Let’s hop from car dealerships, going to a place that is much more meta because I admire your ability and anyone’s ability to test assumptions, even if they lead you to some very unexpected, surprising, or even uncomfortable conclusions. And I have, as you can see, and people who are on video, I’ve just piles and piles of paper in front of me.
John List: You are a scholar.
Tim Ferriss: Well, I play one on the internet, and let me read a line from you, and I would love for you to explain what it means. Here we go, just a few sentences. “A first step to rise up my critical thinking hierarchy is to practice theory of mind. People have a really hard time doing this, but once you do, you avoid all kinds of silly mistakes at home, in the workplace, and on the streets.” So there are two terms that I would love for you to define, and then you can expand it in any way that makes sense: critical thinking hierarchy, and then theory of mind, practicing theory of mind.John List: Critical thinking is a bit like creativity. You know it when you see it. It’s very hard to define what critical thinking means. Now, in my work, I’ve written a recent academic paper on critical thinking. I view it sort of in two camps.
One camp is how you use data and how you gather data to make logical decisions. A lot of times, people make fundamental errors when generating data. For example, if I really think Uber is a great idea early on, every data point that I get back that says it’s a bad idea, I put on the sidelines and every data point that comes to me that it’s a great idea, I say that data is right. That’s called confirmation bias. And it’s one of the most important impediments to figuring out if your idea is good or not. So we have biases in how we generate, accumulate, and interpret data. That’s one kind of critical thinking. The other kind of critical thinking is more abstract and this is where theory of mind comes in. So theory of mind means how well do you put yourself in the shoes of another person? So there’s a theory in economics called game theory. And game theory was started by a really old mathematician who’s now unfortunately dead, named John Nash.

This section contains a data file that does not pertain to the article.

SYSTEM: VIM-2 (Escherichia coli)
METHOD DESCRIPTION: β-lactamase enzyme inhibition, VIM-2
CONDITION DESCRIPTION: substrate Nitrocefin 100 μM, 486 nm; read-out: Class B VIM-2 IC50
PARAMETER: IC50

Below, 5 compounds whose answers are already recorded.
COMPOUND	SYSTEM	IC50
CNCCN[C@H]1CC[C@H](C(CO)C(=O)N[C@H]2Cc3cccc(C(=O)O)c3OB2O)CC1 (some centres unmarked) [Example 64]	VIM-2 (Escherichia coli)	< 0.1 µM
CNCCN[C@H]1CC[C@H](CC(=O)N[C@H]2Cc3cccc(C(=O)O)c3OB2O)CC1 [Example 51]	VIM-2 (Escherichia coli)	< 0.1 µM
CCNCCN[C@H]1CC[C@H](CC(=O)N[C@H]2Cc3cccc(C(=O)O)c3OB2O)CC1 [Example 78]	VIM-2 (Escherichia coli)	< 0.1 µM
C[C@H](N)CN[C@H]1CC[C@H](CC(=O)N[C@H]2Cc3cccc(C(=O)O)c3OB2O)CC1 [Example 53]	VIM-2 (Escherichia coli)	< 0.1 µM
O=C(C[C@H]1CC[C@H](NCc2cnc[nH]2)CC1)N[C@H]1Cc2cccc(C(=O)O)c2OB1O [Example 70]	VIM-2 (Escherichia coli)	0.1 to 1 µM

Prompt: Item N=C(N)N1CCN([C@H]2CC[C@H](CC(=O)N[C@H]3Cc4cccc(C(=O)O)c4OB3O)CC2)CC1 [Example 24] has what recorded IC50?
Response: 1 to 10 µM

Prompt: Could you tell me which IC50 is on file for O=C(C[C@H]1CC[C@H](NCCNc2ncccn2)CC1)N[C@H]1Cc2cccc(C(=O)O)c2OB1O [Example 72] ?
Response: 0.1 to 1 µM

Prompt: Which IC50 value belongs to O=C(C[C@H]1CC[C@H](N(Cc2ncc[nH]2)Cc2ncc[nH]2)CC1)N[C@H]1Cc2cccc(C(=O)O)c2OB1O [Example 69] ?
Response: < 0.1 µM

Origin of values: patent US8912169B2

Tim Ferriss: John Nash. Yeah.
John List: John Nash. That’s the name of my dog.
Tim Ferriss: The bar scene in A Beautiful Mind.
John List: Exactly. One of my favorite movies, A Beautiful Mind. Even though the bar scene got it wrong.
Tim Ferriss: Oh, really?
John List: Yeah. They messed up the Nash equilibrium. The reason why is because at least one of them should have gone for the blonde.
Tim Ferriss: Oh.
John List: So an equilibrium is, given everyone else’s choices, would I change my choice? And if you wouldn’t change your choice, that’s an equilibrium. If you would change your choice, then that’s not an equilibrium. Remember what happened in the bar scene? They all went for the brunettes, even though they all wanted the blonde. So that was a definition of not an equilibrium, but anyway, we’ll cut Ron Howard a break.
Tim Ferriss: Yeah. Don’t let facts get in the way of a good story now.
John List: Exactly. How could you write that bar scene at the Palmer House? So now theory of mind ends up being super important for the abstract part of critical thinking because your next move needs to be, in part, determined by how you think that person will react. And if you can put yourself in the shoes, whether it’s do I lower my price on Uber and how would Lyft respond? Or should I spend more money in ads? If I’m United Airlines, how will Southwest respond? Et cetera, et cetera, et cetera. All of these kinds of examples. Now theory of mind is how well do you put yourself in the shoes of another person and figure out then what your optimal action should be?
Now you see Tim, when you start having kids, you’re going to have to use theory of mind to say, “Okay, how am I going to get my kid to pay attention on the soccer field?” or “How am I going to get my kid to pay attention in second-grade math, if they’re really not interested at all, because they’re doing math at a seventh-grade level?” And you need to put yourself in the shoes of whether it’s your student, your worker, your collaborator, your adversary, whomever, and you need to then backward induct and act in an optimal way. That’s theory of mind.
Tim Ferriss: I have, not surprisingly, many questions about this. So the next question that leaps to mind for me, assuming that theory of mind is a valuable skill with tangible benefits, how do you develop it? And I suppose if we wanted to speak broadly, a lot of folks would say, “Well, it sounds like you’re practicing empathy.” But then on perhaps the other side of the spectrum on the more concrete side of things, I would say, “Well, if I just gave you a thousand bucks and made you play online poker and set a max amount that you could lose per game to ensure a certain number of repetitions, you would probably get better at predicting how others, or at least get better at attempting to predict how others will respond, giving certain gambits and strategies and so on.” How would you suggest people develop this skill? Or are there different approaches that you might suggest people take or books or resources, anything, for people who want to get better?